The idea is that the process doesn't become the holy grail of an organization (the administrative efforts), but the activities that are part of engineering. I don't have a full view yet how this is going to work out, but the site on project dune will be modeled after that vision. It's not very likely to get the same size as a process-driven description, but a minimal site where activities are clear and what they contribute to a project is already a very good start.

Tuesday, July 15, 2008

Work on roadmaps, sw engineering, technical debt

Project Dune is developing a new roadmap for the last half of 2008 and to kick off 2009. Being open-source, you can always read the latest developments on the project wiki.

Part of the roadmap now became strategy, which will probably be moved out to the start page close to the mission, thereby making the roadmap a practical guide of where something is going and why, without necessarily focusing too much on the actual activity.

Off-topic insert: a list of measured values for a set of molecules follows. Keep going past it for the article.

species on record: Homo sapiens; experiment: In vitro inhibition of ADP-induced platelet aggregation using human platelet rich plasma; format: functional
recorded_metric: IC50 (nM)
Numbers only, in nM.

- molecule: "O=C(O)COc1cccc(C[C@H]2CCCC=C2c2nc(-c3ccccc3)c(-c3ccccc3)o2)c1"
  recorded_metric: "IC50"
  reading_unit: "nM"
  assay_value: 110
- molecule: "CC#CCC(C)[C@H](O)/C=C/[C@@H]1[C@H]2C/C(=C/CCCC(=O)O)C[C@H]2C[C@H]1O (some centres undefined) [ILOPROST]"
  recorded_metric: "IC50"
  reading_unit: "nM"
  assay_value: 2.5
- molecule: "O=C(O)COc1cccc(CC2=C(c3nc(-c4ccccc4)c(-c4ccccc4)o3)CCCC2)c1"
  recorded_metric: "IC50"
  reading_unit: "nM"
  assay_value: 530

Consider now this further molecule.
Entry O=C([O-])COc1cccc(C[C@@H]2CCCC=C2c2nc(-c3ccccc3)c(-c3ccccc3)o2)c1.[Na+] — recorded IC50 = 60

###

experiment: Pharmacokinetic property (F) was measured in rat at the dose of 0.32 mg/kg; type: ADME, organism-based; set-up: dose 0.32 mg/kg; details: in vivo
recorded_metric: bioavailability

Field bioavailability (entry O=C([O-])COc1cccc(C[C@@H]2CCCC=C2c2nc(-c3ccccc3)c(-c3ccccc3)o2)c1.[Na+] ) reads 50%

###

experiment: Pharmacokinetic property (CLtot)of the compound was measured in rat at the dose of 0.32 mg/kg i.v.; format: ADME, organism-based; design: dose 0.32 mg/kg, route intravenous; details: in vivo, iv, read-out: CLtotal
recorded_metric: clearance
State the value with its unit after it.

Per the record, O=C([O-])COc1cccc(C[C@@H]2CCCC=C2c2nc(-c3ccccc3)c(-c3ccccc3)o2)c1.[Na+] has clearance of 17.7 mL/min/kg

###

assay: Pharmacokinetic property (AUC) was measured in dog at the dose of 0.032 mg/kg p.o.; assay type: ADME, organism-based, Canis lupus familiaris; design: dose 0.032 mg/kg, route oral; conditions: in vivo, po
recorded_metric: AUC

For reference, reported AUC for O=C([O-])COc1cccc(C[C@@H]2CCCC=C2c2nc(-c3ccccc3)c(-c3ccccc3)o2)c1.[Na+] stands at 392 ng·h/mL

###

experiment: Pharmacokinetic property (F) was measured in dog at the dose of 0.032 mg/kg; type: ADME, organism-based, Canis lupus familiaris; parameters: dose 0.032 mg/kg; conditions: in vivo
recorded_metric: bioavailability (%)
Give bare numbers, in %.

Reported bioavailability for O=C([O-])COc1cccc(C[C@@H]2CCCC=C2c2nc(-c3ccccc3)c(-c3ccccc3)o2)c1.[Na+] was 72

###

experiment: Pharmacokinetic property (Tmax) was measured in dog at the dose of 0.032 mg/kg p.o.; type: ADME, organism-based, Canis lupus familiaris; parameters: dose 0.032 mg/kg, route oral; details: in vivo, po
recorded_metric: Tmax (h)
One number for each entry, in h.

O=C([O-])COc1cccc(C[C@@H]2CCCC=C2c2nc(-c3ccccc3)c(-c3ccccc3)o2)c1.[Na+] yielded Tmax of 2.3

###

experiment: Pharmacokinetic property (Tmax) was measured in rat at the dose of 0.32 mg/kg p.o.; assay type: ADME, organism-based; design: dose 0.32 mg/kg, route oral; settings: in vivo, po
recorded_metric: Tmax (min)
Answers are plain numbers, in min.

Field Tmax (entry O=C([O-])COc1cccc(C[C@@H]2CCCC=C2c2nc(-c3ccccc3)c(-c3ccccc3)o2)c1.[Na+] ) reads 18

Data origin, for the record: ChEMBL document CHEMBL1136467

Another part of the roadmap of Dune is the initiation of a set of processes, practices and tools / checklists / material to support the process of software engineering.

A particularly interesting term that was coined by Ward Cunningham is the term technical debt. As a quote from the wikipedia site:
The analogy to financial debt is that the poorly-written code requires "interest payments" of maintenance effort, which would be smaller or non-existent had the code been developed more carefully and with better long-term planning. Rearchitecting and rewriting the code to be more maintainable is analogous to paying off the debt principal.
Other sites:

The graphs here are very good examples of the consequences:

As part of Project Dune, I'll need to think about how to come up with practical guidelines for software quality and explain these terms in more detail, probably with extensive use of links. The idea is to become the main site where people look for quality information. That should include links and understanding about software engineering, development, language choices, etc... Ideally documented in such a way that it goes from a high-level overview to a detailed overview.